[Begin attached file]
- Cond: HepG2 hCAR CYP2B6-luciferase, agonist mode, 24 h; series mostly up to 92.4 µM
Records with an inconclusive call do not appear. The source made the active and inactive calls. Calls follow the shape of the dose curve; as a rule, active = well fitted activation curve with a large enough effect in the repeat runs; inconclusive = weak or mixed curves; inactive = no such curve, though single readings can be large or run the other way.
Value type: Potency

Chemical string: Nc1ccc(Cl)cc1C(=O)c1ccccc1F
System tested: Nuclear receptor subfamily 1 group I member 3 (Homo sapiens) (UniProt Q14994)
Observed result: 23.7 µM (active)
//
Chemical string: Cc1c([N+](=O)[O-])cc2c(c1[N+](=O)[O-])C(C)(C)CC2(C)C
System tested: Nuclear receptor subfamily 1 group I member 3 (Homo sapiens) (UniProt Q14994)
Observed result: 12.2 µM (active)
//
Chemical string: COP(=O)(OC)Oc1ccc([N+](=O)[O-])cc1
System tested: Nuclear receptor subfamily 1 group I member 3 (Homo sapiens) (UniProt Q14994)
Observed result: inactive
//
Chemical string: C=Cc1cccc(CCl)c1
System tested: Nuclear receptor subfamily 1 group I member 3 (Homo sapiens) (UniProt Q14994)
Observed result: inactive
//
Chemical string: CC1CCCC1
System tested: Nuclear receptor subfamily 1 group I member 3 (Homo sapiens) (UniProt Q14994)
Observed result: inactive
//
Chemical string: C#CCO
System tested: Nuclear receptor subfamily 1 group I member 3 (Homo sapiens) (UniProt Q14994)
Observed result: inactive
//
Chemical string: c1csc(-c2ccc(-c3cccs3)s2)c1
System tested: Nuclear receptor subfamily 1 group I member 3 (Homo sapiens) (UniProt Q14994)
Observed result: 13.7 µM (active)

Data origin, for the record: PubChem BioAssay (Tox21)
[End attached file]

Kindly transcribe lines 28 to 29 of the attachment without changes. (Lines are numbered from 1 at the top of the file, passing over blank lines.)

Chemical string: c1csc(-c2ccc(-c3cccs3)s2)c1
System tested: Nuclear receptor subfamily 1 group I member 3 (Homo sapiens) (UniProt Q14994)